16. Chupa Chupa macrumors G5

    Chupa Chupa

    Jul 16, 2002
    Nothing wrong with objectivity, but a "review" that proclaims "...the glare annoyed me" is by definition, subjective.
  17. blow45 macrumors 68000

    Jan 18, 2011
    fair point. People shouldn't be jumping all over the guy. Matte and glass introduce problems of their own, namely grain on one hand and glare on the other. From what I can tell the rmbp's screen still uses untreated glass, albeit as part of the screen, so the glare issue hasn't been resolved as rumored, just made better. One is justified in saying they 'd rather go with matte instead. As one is justified in saying they prefer some glare and more well defined text and images with the glass. Unless apple introduce some of the very high end tech available at the moment that reduces glare to .something there is always a decision on the compromise to be made. For me the most foolish choice at the moment would be the glassy mbp, the worst of all worlds, both glary as sin and non retina.
  18. bluesteel, Jun 26, 2012
    Last edited: Jun 26, 2012

    bluesteel macrumors 6502

    Apr 5, 2007
    are you serious? i have several of both, and there is virtually no glare/reflections on a matte screen macbook pro compared to the glossy screen....glossy is the one with more glare/reflections, a lot more glare.

    Attached Files:

  19. Doc69 macrumors 6502

    Dec 21, 2005
    You must be joking? Have you ever used a matte display? There is NO annoying glare on a matte display. Perhaps technically, light is also reflected on a matte display, but it's so diffused that you don't notice it under real world conditions.

    A glossy display is ok if you work in a windowless room or if you mainly use your computer to watch movies. However, if you WORK on it for hours on end, matte is the only way to go.
  20. Beta Particle macrumors 6502a

    Jun 25, 2012
    "Glare" and "Reflections" are not interchangeable terms.

    There are three basic ways you can categorise reflections, Diffuse Lambertian (Dl) Specular (S) and Diffuse Haze (Dh)

    Glare on a matte LCD is a combination of Diffuse Lambertian (reduced contrast) and Diffuse Haze. (large area of impact, even from point light sources)

    The Retina MacBook Pro is primarily affected by specular reflections, lambertian reflections + haze reflections are minimised due to the glossy surface.

    Most of the images in your post are of the older MacBook Pros which have an additional pane of glass over the display. (you can tell from the "MacBook Pro" text, and the terrible reflections)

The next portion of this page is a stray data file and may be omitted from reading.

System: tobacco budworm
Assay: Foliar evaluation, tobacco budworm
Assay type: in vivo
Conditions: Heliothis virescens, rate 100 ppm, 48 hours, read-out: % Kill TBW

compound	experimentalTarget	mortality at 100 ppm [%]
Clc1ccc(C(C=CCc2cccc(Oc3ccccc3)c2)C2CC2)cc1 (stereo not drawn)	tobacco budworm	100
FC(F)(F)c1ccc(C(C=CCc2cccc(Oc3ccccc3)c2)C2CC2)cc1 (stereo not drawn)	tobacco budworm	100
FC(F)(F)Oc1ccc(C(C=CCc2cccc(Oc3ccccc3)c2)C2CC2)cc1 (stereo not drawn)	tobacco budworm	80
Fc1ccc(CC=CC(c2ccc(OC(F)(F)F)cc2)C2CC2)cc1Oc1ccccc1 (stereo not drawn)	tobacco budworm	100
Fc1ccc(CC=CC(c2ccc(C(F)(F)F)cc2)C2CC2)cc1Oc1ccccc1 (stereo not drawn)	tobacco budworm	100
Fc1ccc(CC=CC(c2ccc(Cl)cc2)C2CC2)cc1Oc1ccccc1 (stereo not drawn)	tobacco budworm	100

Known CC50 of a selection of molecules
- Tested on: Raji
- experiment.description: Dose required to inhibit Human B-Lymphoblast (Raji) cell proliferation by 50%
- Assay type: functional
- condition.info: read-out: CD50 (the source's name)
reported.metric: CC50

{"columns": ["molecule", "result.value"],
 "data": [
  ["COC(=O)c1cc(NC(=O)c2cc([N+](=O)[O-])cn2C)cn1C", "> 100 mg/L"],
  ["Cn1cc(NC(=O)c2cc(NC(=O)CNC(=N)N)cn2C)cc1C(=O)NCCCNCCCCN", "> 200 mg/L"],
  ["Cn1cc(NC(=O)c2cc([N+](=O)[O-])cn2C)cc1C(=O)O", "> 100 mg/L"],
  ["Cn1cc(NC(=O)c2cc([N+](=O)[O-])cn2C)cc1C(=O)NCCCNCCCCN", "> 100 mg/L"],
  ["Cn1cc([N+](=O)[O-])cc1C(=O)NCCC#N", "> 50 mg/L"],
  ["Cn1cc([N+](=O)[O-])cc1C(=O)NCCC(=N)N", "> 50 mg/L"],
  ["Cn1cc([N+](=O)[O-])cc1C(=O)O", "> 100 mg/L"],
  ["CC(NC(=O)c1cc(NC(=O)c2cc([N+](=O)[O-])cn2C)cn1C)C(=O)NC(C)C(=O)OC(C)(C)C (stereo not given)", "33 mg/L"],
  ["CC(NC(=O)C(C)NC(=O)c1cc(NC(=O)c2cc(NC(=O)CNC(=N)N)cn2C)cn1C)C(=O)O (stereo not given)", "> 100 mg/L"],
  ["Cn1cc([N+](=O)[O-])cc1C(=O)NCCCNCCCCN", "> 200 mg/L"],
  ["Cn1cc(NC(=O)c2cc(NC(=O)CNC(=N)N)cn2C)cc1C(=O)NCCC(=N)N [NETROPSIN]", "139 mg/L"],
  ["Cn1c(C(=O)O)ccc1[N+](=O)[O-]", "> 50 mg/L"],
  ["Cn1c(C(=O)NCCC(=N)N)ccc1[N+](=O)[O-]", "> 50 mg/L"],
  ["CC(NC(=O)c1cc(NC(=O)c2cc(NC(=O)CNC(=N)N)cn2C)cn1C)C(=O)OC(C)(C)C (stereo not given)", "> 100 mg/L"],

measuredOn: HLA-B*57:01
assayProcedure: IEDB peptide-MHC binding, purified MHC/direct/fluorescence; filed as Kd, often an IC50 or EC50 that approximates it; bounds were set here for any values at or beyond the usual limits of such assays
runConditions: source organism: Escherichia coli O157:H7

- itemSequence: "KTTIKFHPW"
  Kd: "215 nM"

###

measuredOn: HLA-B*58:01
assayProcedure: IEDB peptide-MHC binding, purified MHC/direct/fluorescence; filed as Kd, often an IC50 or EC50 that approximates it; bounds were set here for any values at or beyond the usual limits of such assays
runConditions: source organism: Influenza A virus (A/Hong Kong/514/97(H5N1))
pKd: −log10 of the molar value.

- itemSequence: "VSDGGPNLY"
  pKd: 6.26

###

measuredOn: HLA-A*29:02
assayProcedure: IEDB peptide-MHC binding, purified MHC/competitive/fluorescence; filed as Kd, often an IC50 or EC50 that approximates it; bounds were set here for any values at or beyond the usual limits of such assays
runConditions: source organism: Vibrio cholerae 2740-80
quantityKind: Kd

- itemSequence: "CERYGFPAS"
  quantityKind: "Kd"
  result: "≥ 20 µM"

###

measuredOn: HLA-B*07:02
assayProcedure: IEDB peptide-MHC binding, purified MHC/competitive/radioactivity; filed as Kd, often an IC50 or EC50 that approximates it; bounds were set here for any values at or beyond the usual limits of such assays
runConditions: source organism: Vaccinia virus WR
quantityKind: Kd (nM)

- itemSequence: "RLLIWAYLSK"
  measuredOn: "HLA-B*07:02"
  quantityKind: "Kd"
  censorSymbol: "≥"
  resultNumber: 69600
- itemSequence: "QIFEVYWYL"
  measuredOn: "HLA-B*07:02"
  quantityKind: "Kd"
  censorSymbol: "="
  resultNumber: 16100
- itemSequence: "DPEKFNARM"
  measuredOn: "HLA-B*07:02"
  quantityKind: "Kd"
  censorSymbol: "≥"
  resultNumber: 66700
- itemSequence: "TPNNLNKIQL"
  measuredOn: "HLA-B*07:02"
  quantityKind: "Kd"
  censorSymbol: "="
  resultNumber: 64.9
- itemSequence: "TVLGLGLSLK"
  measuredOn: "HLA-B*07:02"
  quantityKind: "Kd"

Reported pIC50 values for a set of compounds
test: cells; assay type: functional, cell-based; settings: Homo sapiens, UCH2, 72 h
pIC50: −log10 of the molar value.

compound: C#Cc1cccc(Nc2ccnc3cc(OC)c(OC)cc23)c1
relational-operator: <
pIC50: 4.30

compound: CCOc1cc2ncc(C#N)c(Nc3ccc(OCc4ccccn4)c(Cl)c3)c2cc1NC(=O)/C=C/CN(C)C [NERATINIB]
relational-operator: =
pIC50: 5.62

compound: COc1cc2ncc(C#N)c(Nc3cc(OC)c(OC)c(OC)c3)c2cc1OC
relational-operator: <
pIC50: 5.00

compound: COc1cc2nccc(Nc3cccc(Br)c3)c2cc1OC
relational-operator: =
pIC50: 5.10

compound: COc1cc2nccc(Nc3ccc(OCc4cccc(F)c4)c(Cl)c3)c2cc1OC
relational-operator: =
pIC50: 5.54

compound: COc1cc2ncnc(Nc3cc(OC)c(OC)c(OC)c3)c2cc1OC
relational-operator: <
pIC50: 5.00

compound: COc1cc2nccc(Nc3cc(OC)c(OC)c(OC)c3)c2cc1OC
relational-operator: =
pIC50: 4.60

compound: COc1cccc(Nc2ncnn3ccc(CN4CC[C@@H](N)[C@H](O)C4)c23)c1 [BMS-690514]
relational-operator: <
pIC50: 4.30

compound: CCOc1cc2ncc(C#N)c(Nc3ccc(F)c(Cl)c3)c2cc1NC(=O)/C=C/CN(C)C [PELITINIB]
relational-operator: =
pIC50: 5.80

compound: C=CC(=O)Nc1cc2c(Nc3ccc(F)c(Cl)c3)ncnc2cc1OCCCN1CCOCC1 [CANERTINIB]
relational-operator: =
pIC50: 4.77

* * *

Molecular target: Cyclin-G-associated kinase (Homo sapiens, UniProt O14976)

The images at Anandtech show a far more realistic comparison between the display types in more typical usage scenarios (though most people won't have video lights hovering above their notebook while they try to use them)

    1. "Glossy" MacBook Pro on the left, Retina MacBook Pro on the right:

    Note the significantly reduced intensity of the specular reflections. This is because it's reflecting directly off the LCD glass, rather than having an additional pane of glass over the display with an air-gap in the midddle.

    2. Retina MacBook Pro on the left, Matte MacBook Pro on the right:

    Note how the Retina MacBook Pro image is significantly higher contrast than the matte display, this is because diffuse reflections in the matte film mean that any light source hitting the screen affects the entire display, making it look washed out, and not just the area of the light source itself.

    And look at the amount of glare (haze) over the area where the light is hitting the display. That's far worse affected than the same area on the Retina MacBook Pro. Try reading the menu bar on the matte display, then try reading the Retina display's menu bar.

    The only time where a matte display has a possible advantage, is using them outdoors, where you might have a very low contrast, very dull, but usable image, rather than one that is darker with a lot of reflections. In most lighting conditions, the Retina MacBook Pro will look better.

    Furthermore, because there is nothing over the front glass of the LCD, I am quite sure that there will be third-parties offering matte films for the Retina MacBook Pro.